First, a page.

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Should You Contribute to Your RRSP or TFSA in 2020 and 2021?

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Some Canadians have set goals to save a set amount, such as $500, every month. Investing this money in tax-advantaged accounts, including Registered Retirement Savings Plans (RRSPs) and Tax Free Savings Accounts (TFSAs) for compounded returns will do greater wonders the longer you stay invested.

If you are able to invest $500 a month for a 10% annualized return over three decades, you’ll be a millionaire with $1,085,660.55 to be exact. This scenario assumes no taxation, which would apply to investments in TFSAs.

The pandemic has disrupted the income of millions of Canadians this year. Many people are therefore forced to postpone their financial plans. If you still somehow managed to save some money for investing, should you contribute to your RRSP or TFSA?

Should you contribute to your RRSP or TFSA in 2020 or 2021?

The benefits of the RRSP and TFSA still stay the same with or without a pandemic. The RRSP is a great tool for reducing your taxable income, while the returns in your TFSA are tax free.

If your income is miraculously not impacted this year and you fall in a tax bracket with a tax rate that’s meaningfully greater than the previous bracket, it may make sense to contribute to an RRSP first over a TFSA.

For example, if you’re in Ontario and you earn $50,000 from your job this year, the first $44,740 you earn has a tax rate of 20.05%. The next bracket from over $44,740 to $48,535 has a tax rate of 24.15%. The subsequent bracket from over $48,535 up to $78,783 has a tax rate of 29.65%.

If you reduce your taxable income to $48,535 by contributing $1,465 to your RRSP, you’d save about $434 of income tax. If you contribute $5,260 to your RRSP, you’d save roughly $1,351 of income tax.

Many years of investment returns from these saved taxes could add up to a hefty amount. For instance, $1,351 invested for returns of 10% per year will transform to $244,454 in 30 years!

If your income reduces meaningfully this year but you still have some money to contribute towards your investments, it might make sense to contribute to your TFSA first. In doing so, you can save your RRSP contribution room for future years in which you’d earn substantially more income.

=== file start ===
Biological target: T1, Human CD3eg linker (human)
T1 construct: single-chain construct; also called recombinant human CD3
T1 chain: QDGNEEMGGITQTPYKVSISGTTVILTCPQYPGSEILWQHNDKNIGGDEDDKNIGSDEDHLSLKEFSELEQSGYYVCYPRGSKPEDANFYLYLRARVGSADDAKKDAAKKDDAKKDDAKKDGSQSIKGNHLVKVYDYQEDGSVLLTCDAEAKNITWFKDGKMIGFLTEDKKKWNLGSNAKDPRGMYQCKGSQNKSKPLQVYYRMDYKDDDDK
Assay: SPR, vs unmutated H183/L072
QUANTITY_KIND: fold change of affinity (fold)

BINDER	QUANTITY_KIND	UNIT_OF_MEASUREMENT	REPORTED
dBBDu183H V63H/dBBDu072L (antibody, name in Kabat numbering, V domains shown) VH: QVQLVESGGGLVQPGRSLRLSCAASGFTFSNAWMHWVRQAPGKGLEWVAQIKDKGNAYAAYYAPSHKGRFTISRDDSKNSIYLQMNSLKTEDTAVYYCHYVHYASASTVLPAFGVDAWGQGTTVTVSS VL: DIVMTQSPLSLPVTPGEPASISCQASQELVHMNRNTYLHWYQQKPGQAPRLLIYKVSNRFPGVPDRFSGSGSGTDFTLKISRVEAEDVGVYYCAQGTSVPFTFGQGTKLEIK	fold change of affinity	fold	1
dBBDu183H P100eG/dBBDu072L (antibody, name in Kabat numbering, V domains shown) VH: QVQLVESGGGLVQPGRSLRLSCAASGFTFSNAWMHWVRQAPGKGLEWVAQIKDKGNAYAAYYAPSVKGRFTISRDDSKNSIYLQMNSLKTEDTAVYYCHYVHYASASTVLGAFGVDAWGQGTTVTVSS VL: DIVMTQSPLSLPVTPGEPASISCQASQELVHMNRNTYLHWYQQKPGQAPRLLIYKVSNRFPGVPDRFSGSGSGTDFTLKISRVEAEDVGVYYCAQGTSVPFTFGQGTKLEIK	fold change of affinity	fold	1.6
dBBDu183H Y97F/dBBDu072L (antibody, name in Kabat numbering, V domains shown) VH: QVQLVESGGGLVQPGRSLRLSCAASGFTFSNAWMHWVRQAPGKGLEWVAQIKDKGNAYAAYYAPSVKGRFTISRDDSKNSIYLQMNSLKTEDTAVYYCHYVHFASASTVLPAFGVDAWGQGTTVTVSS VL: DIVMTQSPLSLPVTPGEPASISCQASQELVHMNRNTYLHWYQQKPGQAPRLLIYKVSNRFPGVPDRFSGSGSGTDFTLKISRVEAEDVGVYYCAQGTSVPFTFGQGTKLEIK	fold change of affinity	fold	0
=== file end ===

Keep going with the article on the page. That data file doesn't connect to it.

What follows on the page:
The pandemic situation can continue through 2021. You can apply the same thinking process illustrated above to help you decide if it’s better for you to contribute to an RRSP or TFSA.

Where can you get 10% rates of returns?

Enbridge (TSX:ENB)(NYSE:ENB) stock has become increasingly attractive over the last couple of months. It has corrected about 15% since its August high. In turn, its yield has been pushed up to a whopping 8.7%!

In other words, investors only need 1.3% of returns from price appreciation, which is a low bar to achieve for the energy infrastructure leader that has a track record of stable growth.

The dividend stock can actually deliver total returns closer to 17% per year, over the next five years, due to its attractive valuation.

The pandemic has disrupted the energy sector; this has gotten investors worried about Enbridge. Last quarter, the company reaffirmed its cash distribution guidance that places its payout ratio at about 70%, which would keep its dividend safe.

If you’re not 100% comfortable with Enbridge, you can wait for its third-quarter results that are set to be released next Friday before making a decision.

Enbridge is a great buy right now, but you should diversify your life-savings in other wonderful businesses such as these.

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This article represents the opinion of the writer, who may disagree with the “official” recommendation position of a Motley Fool premium service or advisor. We’re Motley! Questioning an investing thesis — even one of our own — helps us all think critically about investing and make decisions that help us become smarter, happier, and richer, so we sometimes publish articles that may not be in line with recommendations, rankings or other content.

Fool contributor Kay Ng owns shares of Enbridge. The Motley Fool owns shares of and recommends Enbridge.

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